Archives of Maryland
(Biographical Series)

Anna Murray Douglass (b. circa 1813 - d. 1882)
MSA SC 5496-051245
Accomplice to Slave Flight, Caroline County, Maryland


    Anna Murray was born around 1813 in Denton, Caroline County, Maryland to two former slaves, Bambarra and Mary Murray.1 According to her daughter, Anna Murray's parents were previously owned by Governor Spriggs.2 Anna was the seventh child of twelve children born of this union, seven were born enslaved and four were born free. Anna was the first of Bambarra and Mary Murray's children that was freeborn.3 When Anna was seventeen years of age, she and three of her siblings, Elizabeth, Philip, and Charlotte, left their parents home in Caroline County and moved to Baltimore, Maryland. The four Murray siblings applied for certificates of freedom in 1832 which granted them the opportunity to leave the county and state for work.4

    When Murray arrived in Baltimore, she found employment at the home of a French family called Montell.5 While in Baltimore, she met an enslaved man, Frederick Augustus Washington Bailey whom she would later marry. Frederick, like Anna Murray, was from Maryland's Eastern Shore, where slavery was alive and prospering. Frederick Bailey, who was hired out in Baltimore, would eventually escape from Maryland with the assistance of funds secured by Anna Murray. Murray sold her feather bed to pay the expenses for Frederick's escape.6 When Bailey fled Baltimore for New York in 1838, he wrote a letter to Anna informing her of his safe arrival.7 Bailey took on the alias Frederick Douglass, and she joined him in New York a week later.8 Anna Murray married Frederick Douglass in a ceremony presided over by another former slave and fugitive from Maryland, Rev. James W. C. Pennington (Jim Pembroke).9 The young couple was married in the home of New York abolitionist David Ruggles.10

    From New York the young couple relocated to New Bedford, Massachusetts, where they both worked with the Anti-Slavery Society in Lynn and Boston, Massachusetts. The Douglasses had five children Rosetta (b. 1839), Lewis (b. 1840), Frederick (b. 1842), Charles (b. 1844), and Annie (b. 1849).11 Anna earned her living at the washboard, while Frederick sawed wood.12 Anna Murray Douglass would later take up shoe mending to support her family.13 Anna and Frederick Douglass eventually left Massachusetts and moved their family to Rochester, New York. Anna made her home a comfortable passing spot for many fugitive slaves passing through on their way to Canada. In later years her daughter, Rosetta Douglass Sprague, wrote that Anna Murray Douglass was one of the first agents to work with the Underground Railroad. Anna was often left to mind the house while her husband, Frederick Douglass, was gone for long periods of time during his exile and various speaking engagements. Nevertheless, there were always people at their home. Her husband's friend Julia Griffith stayed with the family for a while. Anna's sister Charlotte Murray, who left Caroline County with her, also lived with the Douglass family during the 1850s.14 However, times were sometimes hard. Sadly, the Douglass' youngest child Annie died March 13, 1860.15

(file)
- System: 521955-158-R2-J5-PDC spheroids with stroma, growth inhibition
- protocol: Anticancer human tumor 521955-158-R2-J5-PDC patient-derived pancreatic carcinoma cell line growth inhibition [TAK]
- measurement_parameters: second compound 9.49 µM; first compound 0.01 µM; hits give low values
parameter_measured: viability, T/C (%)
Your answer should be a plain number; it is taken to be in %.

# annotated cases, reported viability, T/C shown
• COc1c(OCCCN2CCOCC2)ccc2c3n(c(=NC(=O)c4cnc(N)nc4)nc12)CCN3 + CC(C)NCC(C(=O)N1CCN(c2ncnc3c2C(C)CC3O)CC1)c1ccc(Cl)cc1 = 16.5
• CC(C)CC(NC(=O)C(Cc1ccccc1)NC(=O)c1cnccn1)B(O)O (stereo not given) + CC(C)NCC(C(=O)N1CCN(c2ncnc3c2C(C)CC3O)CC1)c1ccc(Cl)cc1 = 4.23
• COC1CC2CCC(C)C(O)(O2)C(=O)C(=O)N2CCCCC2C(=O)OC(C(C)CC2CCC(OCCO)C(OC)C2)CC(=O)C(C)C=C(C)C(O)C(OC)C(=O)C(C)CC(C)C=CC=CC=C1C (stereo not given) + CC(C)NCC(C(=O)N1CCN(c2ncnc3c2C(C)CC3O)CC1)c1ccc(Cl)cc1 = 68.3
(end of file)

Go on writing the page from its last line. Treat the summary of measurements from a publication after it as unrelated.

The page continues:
In 1872, Anna Murray and Frederick Douglass moved to Washington, DC,  where they purchased two row houses located at 316 and 318 A Street NE.16 In 1877, the Douglasses moved to a house called Cedar Hill in the Anacostia neighborhood of Washington, DC17  where they lived for the remainder of their lives. Cedar Hill was purchased with money that Anna saved from her years as a shoe mender.18 A few years later, in 1882, Anna became ill when she was stricken with paralysis. Anna Murray Douglass died August 4, 1882 at Cedar Hill and was buried at Graceland Cemetery in Washington, DC.19 Douglass was eventually reinterred at Mount Hope Cemetery in Rochester, New York next to her husband Frederick Douglass.20 In later years, there was a women's club named in her honor, the Anna Murray Douglass Women's Christian Temperance Union.21

1.    Rosetta Douglass Sprague, "Anna Murray Douglass: My Mother as I recall her," Journal of Negro History 8  (1923): 93.

2.    Rosetta Douglass Sprague, "The Wife of Frederick Douglass", The Afro American, 4 February 1939, pg. 24.

3.    Sprague, "Anna Murray Douglass: My Mother as I recall her," 93.

4.    CAROLINE COUNTY COURT (Certificates of Freedom) 1827-1851, Anna Murray, [CM866], 65.

5.    Sprague, "Anna Murray Douglass: My Mother as I recall her," 93.

6.     ibid, 95.

7.    Frederick Douglass, My Bondage and My Freedom (New York: Miller, Orton & Mulligan, 1855),.

8.    ibid

9.    Andrew Keh, "Honoring a Homegrown, Forgotten Freedom Fighter", The New York Times, 18 Feb 2010.

10.    ibid,

11.    "The Wife of Frederick Douglass", pg. 24

12.    ibid.

13.    ibid.

14.    United States Census 1850, Rochester, Ward 7, Monroe, New York, pg. 318B.

15.    Frankie Hutton, The Early Black Press in America, 1827 to 1860 (Westwood, CT: Greenwood Press, 1993), 139.

16.    Fredericka Douglass Sprague Perry, "Granddaughter of Frederick Douglass Defends his Colored Wife", The Afro American, 29 April 1933, pg. 10.

17.    ibid.

18.    ibid.

19.    Board of Health (Certificate of Death), Permit No. 34092, Washington, DC, DC Archives.

20.    Darlene Clark Hine, Black Women in America (NewYork: Oxford University Press, 2005), 368

21.    "Cummunicated: Temperance Union Meets", The Afro American, 16 May 1903.

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